The Tenth Anniversary of the Constitution
Many events during the restoration of independence era are worthy of remembrance and commemoration, but three have proved to be chief among them. They are closely tied with one another and it would be wrong to view them separately.
Of course one of these is the restoration of independence on August 20, 1991. This date ties in directly with the constitution, since the second paragraph of the decision to restore independence states that a Constitutional Assembly would be formed to draft a constitution for referendum, with its members picked by the Supreme Council and the Congress of Estonia.
The second key moment was the ratification of the new constitution in June 1992, which along with monetary reform gave a major impetus toward freeing Estonia from the Soviet legacy. With more than 91% approval, the nation gave notable recognition to the constitution as well as to its creators.
Three months after the referendum, parliamentary and presidential elections with a 68% turnout put the final seal on the establishment of the newly independent state. The foundation for sovereignty had been created and consolidation of the nation continued on its natural course.
One of the main themes of this issue of RITO is the Estonian constitution, which celebrates 10 years this June 28. This length of time is a good one to look back as well as ahead. Two large works on the constitution will be published this year. There have been past constitutional retrospectives as well. In 1937 an attractive volume entitled The Constitution and the National Assembly appeared; dedicated to the constitution of 1937, it spoke of earlier ones as well. And 1997 saw the publication of a thick comprehensive work, The Constitution and the Constitutional Assembly.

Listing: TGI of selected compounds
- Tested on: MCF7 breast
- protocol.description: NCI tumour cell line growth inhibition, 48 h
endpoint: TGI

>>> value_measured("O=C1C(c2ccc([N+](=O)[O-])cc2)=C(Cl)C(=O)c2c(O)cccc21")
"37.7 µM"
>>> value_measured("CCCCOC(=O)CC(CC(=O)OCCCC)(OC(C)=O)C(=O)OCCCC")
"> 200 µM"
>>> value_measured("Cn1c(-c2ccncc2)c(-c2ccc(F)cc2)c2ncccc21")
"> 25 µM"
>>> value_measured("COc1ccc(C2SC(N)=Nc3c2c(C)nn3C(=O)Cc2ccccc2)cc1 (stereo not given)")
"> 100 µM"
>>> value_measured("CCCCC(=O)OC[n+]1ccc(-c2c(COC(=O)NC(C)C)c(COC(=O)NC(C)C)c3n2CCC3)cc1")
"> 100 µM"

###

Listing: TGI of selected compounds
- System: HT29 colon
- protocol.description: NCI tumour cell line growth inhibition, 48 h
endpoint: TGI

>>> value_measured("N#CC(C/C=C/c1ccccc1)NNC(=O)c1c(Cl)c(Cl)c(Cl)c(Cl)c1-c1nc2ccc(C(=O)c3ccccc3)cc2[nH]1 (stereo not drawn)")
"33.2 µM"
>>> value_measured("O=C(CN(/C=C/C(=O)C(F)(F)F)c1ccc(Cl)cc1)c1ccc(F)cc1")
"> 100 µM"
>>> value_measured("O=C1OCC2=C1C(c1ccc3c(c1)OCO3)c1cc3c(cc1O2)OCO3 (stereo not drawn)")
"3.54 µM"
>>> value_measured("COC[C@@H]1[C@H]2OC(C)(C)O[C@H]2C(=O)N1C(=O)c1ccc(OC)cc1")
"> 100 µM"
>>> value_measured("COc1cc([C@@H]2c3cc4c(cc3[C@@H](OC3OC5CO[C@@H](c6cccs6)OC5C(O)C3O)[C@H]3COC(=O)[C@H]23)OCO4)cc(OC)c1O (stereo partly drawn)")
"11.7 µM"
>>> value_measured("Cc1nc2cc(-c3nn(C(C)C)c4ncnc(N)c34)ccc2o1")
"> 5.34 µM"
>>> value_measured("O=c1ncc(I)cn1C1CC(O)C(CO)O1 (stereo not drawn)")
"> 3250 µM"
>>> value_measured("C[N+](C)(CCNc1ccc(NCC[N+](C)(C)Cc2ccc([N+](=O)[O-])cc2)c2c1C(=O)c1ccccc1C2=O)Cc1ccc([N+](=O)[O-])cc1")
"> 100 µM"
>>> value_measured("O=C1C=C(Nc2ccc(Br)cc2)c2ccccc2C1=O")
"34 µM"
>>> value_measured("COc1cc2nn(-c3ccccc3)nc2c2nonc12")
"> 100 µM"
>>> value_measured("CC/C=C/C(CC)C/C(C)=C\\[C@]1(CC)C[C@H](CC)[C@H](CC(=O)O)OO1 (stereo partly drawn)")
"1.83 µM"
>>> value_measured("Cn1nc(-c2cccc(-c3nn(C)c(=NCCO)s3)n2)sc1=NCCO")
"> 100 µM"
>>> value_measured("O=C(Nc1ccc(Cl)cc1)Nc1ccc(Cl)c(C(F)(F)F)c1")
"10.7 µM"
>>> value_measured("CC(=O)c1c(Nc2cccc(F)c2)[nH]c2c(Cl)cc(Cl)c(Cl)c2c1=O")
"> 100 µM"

The articles give an overview of the media coverage of the work of the Constitutional Assembly and the constitutional debate in 1991 and 1992. It becomes readily apparent with what enthusiasm and expertise the man on the street followed these events alongside the experts, politicians and journalists. Naturally, all opinions on the constitutional assembly’s work and its members were not positive ones. A veritable Babel of opinions prevailed, with politicians and experts generally left to defend the constitution-in-progress and the work of the Assembly, and the public to criticise it. The referendum results echoed favourably through the media, but not for long. The presidential and general elections lay a few months ahead, attracting all of the media’s attention.
The Estonian people showed considerable perseverance, wisdom and civic-mindedness ten years ago. Estonia got a constitution that has remained unchanged for ten years. It gives us hope that the principles enshrined in the constitution will pass much more than just this milestone.